the linkage was significant at the P < .001 level and in another six at the P < .01 level.
Having found that certain aspects of the Conference did contribute to the nonbehavioral reactions of those in attendance, the question arises as to whether these were more important as determinants of the index scores than the background variables. A reversal of the procedures described above, however, did not yield such a finding. Sixty per cent of the sex, party, region, attitude, and involvement differences persisted when the Conference-size variable was held constant and the equivalent figure for the speeches-attended variable was 40 per cent. It would seem, in other words, that both the Conference and the background variables contributed to the nonbebavioral reactions of the conferees, albeit the former were, in percentage terms, relatively more potent as determinants of the index scores.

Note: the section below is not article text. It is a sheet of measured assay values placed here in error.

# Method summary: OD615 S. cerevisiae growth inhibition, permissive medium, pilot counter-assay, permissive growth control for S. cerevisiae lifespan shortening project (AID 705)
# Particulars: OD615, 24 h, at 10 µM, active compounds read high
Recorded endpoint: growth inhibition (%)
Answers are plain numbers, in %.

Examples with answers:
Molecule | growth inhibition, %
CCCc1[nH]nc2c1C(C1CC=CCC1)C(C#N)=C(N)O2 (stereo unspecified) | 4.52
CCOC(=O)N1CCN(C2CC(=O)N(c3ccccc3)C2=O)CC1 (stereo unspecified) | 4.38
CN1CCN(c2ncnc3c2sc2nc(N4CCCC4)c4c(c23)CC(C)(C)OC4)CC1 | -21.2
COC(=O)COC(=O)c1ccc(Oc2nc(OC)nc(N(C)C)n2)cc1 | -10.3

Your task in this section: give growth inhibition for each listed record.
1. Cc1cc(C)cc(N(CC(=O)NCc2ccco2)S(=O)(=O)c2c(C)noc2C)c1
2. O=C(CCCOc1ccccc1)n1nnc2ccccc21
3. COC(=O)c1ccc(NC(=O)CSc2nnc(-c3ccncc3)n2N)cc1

Although perhaps more relevant to conference-giving than to opinion-making, the data examined in this chapter yielded an interesting set of consistent and unambiguous findings. Both the consistency and the lack of ambiguity reflect the overall finding that the Conference was a stimulating experience for a preponderant majority of those present.
At the outset it was found that attendance at a conference can stem from a variety of motives which are not necessarily related to the purposes of the occasion. In this case a number of conferees attended in order to further the interests of their own organizations, whereas others did so out of a desire to support the foreign aid program. It would also appear that national leaders regard an invitation from the President of the United States less as a request and more as a command.
Once they arrived at the Hotel Statler the conferees were quite diligent in attending the 12 speeches and panels that comprised the Conference. However, despite their full exposure to the proceedings, the conferees tended to perceive